Past and current research supports integrating reading in the content areas: thematic teaching, and what we used to call interdisciplinary teaching (integrated), especially in the secondary classroom. Along with this was the popular adage that in the primary classroom students were learning to read, and beginning in grade 3 students were reading to learn.
However, I disagree with this, not only because the Common Core State standards require students to read more informational texts, but because, in my opinion, it is just good, solid teaching. As well, by integrating reading in the content areas we can capitalize on students' interests, provide authentic, real-world reading, and perhaps just as crucial, make use of the precious instructional time in the classroom.
At home, believe it or not, I have to carefully plan my daily lesson plans to maximize my time. Homeschooling just one child (a first grader), means that he gets 1:1 instruction all day. I have to balance the intensity of my instruction. So, for example, science and social studies are integrated with reading/language arts. When we read an informational text in science, we read with the purpose of learning new information and we read as a "scientist".
Usually, this is what our homeschool table/classroom looks like at the start of the day.
Here he is then moving into writing by copying the week's verse.
We just finished an integrated unit on plants and seeds. Together, we read this classic story:
Then we discussed what we learned about seeds, plants, and their life cycle, as well as the book's theme, and we completed a story summary and sequencing activities.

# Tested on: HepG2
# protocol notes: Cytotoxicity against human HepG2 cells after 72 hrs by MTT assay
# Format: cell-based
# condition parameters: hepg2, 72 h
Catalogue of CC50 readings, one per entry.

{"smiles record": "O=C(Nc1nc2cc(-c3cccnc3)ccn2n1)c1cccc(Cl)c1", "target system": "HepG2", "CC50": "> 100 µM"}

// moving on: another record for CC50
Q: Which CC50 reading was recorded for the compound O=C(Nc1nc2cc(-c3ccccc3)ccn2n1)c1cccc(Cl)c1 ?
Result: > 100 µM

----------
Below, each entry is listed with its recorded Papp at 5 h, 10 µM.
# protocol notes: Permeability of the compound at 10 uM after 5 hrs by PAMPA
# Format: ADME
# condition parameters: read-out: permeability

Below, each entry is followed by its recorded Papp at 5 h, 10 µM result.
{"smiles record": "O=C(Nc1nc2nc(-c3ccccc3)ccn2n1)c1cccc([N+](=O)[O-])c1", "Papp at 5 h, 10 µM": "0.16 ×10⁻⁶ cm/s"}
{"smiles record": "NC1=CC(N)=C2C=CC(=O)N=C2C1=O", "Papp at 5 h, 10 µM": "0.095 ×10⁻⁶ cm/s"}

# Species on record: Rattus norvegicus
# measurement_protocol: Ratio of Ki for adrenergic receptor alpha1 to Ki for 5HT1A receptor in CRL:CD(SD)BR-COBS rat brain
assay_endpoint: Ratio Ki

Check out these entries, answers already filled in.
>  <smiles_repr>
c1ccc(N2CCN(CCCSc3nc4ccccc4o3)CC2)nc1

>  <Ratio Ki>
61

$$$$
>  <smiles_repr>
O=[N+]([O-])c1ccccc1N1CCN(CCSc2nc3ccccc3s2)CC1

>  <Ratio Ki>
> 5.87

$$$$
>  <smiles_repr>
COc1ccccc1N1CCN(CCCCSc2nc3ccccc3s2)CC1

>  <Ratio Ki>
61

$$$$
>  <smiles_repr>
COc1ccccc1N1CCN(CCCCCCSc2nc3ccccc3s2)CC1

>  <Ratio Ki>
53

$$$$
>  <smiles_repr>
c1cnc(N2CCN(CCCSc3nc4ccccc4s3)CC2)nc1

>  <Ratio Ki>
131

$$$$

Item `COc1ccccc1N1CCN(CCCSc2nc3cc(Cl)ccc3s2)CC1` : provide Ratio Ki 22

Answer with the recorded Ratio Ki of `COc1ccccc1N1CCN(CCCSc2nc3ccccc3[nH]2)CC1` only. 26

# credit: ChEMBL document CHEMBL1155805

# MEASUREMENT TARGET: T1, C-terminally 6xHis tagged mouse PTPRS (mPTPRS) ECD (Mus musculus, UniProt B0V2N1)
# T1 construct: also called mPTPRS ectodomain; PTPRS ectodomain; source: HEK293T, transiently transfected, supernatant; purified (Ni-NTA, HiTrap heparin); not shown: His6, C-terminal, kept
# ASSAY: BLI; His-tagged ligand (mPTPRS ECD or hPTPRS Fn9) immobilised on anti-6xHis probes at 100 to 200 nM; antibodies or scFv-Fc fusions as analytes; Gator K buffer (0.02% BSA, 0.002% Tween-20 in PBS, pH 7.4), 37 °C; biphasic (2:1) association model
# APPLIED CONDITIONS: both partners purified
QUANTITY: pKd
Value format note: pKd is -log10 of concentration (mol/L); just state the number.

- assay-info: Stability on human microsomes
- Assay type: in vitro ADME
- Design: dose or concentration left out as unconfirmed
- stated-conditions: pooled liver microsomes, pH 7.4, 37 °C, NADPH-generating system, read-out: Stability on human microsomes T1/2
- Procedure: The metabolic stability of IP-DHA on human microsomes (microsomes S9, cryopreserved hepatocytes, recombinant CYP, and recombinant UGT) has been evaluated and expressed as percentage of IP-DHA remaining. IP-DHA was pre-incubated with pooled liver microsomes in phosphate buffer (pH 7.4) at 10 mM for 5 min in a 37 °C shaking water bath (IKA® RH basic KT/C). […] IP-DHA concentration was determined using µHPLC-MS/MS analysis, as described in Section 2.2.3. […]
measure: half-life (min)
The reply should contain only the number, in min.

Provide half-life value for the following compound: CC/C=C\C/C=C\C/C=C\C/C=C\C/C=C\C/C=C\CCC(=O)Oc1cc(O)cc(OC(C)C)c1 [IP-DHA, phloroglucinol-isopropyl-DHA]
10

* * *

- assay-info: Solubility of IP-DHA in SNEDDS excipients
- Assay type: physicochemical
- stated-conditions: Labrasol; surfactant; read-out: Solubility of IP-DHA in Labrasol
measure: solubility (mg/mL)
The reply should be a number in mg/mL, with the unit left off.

From there, we became scientists and used this fantastic resource from 1st Grade Hip Hip Hooray! Click the picture below to take a look at the packet on TpT.
In the packet we read short passages about the parts of a plant and its life cycle. Then we read more by reading this engaging book by Gibbons:
And all along, we were planting our own seeds, watching for the first little sprouts, examining the roots, and drawing and recording in the plant journal from the above packet.
Once spring finally arrived, we moved outside to our box gardens where my husband had planted some tomato plants, lettuce, and herbs (for me!) he bought at a local nursery.
I snapped a few pictures after we planted our seedlings and then handed the camera over to my son.
You can barely see them, but our tiny zinnia and tomato plants are in the garden!
The beauty of this unit study is that we can continue all summer long as we watch our plants go through their life cycle, and hopefully we will be able to harvest herbs and tomatoes soon!
We will keep you posted!
Share your ideas for content integration! I love reading new ideas!